Candidates in the first graduating cohort of the revised M.Ed. program presented their capstone projects on May 6.
The first graduating cohort of Elon’s revised Master of Education program designed and carried out a capstone project aimed at developing an equitable and supportive learning environment. Candidates had the choice between a writing intensive capstone project or a praxis intensive capstone project.
In their capstone courses, candidates synthesized their learning across the M.Ed. program and reflected on changes in their knowledge, skills, dispositions and practice. As a culminating experience, candidates continued their collaborative work with colleagues, administrators, families, community partners and/or others to complete their projects.
On May 6, a poster presentation was held for the M.Ed. candidates to share their reflections with faculty and others within the Elon community. Guests of the graduating M.Ed. cohort were also invited.
“My journey through Elon’s M.Ed. Program has been a transformational experience for me, from the inception of my praxis capstone project to the day of presenting its completion. I experienced a rollercoaster of emotions as well as the everyday ebb and flow of life; all while embarking on an adventure to explore the best ways to meet the academic, social, and emotional learning needs of my students, after having to endure the educational impact of learning loss, due to a global pandemic. I believe this experience has equipped me to lead with an equity-focused direction, to further my advocacy, as it lends itself to help students improve their academic and overall well-being,” said Corey Waters G’23, Elon M.Ed. candidate.
Javiera Leyton G’23 said, “My capstone project was meaningful to me as a translingual and transcultural person myself. It helped me understand multiculturalism from my kindergarteners’ perspective. It also challenged my thinking as a teacher since the results and responses were not what I expected, but better.”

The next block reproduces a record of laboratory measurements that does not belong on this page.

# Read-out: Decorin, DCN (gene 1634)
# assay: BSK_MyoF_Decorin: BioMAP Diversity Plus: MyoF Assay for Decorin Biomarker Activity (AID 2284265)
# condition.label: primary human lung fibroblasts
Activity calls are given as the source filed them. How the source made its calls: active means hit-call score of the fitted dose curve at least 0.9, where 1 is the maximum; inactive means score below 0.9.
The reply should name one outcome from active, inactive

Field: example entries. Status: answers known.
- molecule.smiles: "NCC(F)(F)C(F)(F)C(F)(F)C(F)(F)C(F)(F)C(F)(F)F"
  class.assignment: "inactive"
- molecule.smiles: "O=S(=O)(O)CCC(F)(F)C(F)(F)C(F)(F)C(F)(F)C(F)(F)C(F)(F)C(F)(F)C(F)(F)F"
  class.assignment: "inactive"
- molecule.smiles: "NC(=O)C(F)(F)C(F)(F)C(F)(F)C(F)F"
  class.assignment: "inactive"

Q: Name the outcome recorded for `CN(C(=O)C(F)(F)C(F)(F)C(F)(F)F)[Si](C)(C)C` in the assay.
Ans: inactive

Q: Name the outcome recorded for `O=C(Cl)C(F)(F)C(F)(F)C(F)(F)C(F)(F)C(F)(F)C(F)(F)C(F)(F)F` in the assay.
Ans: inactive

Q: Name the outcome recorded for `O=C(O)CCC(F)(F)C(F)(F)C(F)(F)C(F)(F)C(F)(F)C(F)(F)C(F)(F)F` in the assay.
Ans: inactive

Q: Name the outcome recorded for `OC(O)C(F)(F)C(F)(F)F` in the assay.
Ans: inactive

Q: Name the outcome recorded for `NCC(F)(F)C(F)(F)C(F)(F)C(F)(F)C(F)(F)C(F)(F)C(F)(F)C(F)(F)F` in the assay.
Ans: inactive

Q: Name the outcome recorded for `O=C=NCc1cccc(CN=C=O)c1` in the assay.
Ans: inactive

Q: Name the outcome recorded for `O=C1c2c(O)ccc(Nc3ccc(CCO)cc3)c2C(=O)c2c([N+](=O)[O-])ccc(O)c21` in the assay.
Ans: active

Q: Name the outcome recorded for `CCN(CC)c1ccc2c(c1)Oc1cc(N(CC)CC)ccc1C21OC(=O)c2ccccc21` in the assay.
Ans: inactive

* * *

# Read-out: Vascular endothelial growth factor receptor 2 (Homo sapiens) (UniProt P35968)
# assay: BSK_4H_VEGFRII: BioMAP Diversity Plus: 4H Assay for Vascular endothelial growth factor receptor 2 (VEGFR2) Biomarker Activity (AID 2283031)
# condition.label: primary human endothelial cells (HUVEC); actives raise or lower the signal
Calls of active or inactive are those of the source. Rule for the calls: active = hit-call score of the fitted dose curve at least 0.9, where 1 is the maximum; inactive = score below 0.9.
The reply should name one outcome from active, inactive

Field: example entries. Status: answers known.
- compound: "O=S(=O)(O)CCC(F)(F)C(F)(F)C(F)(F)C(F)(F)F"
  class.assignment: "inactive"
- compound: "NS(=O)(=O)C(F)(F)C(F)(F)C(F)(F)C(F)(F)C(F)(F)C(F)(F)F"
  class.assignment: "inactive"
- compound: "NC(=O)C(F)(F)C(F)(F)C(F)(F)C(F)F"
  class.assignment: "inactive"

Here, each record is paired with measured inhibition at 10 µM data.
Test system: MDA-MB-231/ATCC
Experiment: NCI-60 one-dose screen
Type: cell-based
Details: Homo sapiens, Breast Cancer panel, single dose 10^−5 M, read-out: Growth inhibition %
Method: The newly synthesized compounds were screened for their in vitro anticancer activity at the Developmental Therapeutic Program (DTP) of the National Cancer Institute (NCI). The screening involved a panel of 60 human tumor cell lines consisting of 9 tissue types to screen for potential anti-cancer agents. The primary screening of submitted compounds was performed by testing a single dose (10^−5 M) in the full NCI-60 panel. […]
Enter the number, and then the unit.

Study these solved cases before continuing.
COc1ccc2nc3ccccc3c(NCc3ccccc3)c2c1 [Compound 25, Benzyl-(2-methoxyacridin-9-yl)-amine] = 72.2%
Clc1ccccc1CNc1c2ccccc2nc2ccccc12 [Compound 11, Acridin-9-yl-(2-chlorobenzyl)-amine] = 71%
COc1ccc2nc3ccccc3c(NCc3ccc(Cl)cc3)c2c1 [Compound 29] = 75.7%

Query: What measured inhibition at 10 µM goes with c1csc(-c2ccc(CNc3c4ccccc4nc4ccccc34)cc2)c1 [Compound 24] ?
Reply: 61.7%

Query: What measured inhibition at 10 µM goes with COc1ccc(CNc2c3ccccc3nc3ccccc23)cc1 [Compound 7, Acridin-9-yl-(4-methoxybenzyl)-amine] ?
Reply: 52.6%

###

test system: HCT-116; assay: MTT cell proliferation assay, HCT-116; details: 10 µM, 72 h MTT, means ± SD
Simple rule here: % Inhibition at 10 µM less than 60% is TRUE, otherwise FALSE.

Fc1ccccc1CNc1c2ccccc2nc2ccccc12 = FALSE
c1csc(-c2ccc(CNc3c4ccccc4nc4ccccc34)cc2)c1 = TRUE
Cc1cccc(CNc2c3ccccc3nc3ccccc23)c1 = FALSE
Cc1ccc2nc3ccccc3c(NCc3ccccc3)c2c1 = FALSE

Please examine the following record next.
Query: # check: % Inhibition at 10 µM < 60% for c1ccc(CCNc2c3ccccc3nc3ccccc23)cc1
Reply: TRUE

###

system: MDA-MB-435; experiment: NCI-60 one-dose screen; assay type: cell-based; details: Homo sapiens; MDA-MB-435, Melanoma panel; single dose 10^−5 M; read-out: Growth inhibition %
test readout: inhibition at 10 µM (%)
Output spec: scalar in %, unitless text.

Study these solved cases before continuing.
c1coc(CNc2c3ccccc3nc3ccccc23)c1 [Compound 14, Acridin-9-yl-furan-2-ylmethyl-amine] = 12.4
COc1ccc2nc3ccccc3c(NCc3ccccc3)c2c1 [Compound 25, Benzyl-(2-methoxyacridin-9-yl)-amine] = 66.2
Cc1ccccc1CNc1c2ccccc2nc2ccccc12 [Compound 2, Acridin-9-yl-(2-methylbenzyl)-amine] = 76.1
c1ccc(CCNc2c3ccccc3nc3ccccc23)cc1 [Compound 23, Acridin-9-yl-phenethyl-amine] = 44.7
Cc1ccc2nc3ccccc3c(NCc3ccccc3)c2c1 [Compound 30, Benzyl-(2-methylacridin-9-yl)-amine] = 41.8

“Returning to Elon for my Master’s Degree and completing the writing intensive track of the Capstone project has been an incredibly meaningful and personal process. Almost like a homecoming, I was supported at every moment by wonderful faculty, who took my unique context into consideration and allowed flexibility to meet requirements when necessary. The engagement in my particular project was built on the already ingrained practice of action research in my current school, and gave me the tools to reach a deeper understanding of the choices and successes in our implementation of the IBDP to an academically and culturally diverse student body, while also promoting social values and an important mission. I look forward to continuing with this research after the end of the program, sharing my findings both within our small school community and on a larger scale,” stated Hannah Wilpon ’17.
The 18 candidates and their capstone project titles are listed below.
M. Rome Buttner
Language Acquisition and Project-Based Learning
Destiny Carter ’19
Disparity in Discipline Referrals
Tatiana Rudiander Conte
Perspectivas: Conversations about Restorative practices
Podcast series: Multilingual learnings improving oral skills and becoming active participants of their communities
Manfredo De la Cruz
Inclusive and equitable response to foster and preserve local wisdom and strengthen identity for residents of Hatteras Island in Dare County, North Carolina
A classroom teacher’s reflections: Does creating a class book help children develop curiosity and exploration to enhance language and global learning?
Community Building in Special Education
William D. Giblin
Garden Research Study: connectedness and happiness
Translanguaging in a 4th-grade mathematics classroom
Citizens of the World: Empowering Communities for a Sustainable Future
Transcultural students’ responses to multicultural children’s literature
Centering Community: Restorative Practice as a Relationship Building Approach
Nueva Comunidad: The lived experiences of a Latinx family
Family Engagement: The Missing Link for Improving the Achievement of Marginalized Student Populations in High Schools
Professional Development To Support Twice-Exceptional Learners
Diversity in Children’s Books
Social-Emotional Learning (SEL) – It’s Impact on Students’ Academic Achievement and Overall Well-Being
Hannah Wilpon ’17
Reflections on the Student Experience Completing the International Baccalaureate Diploma Programme (IBDP) in Israel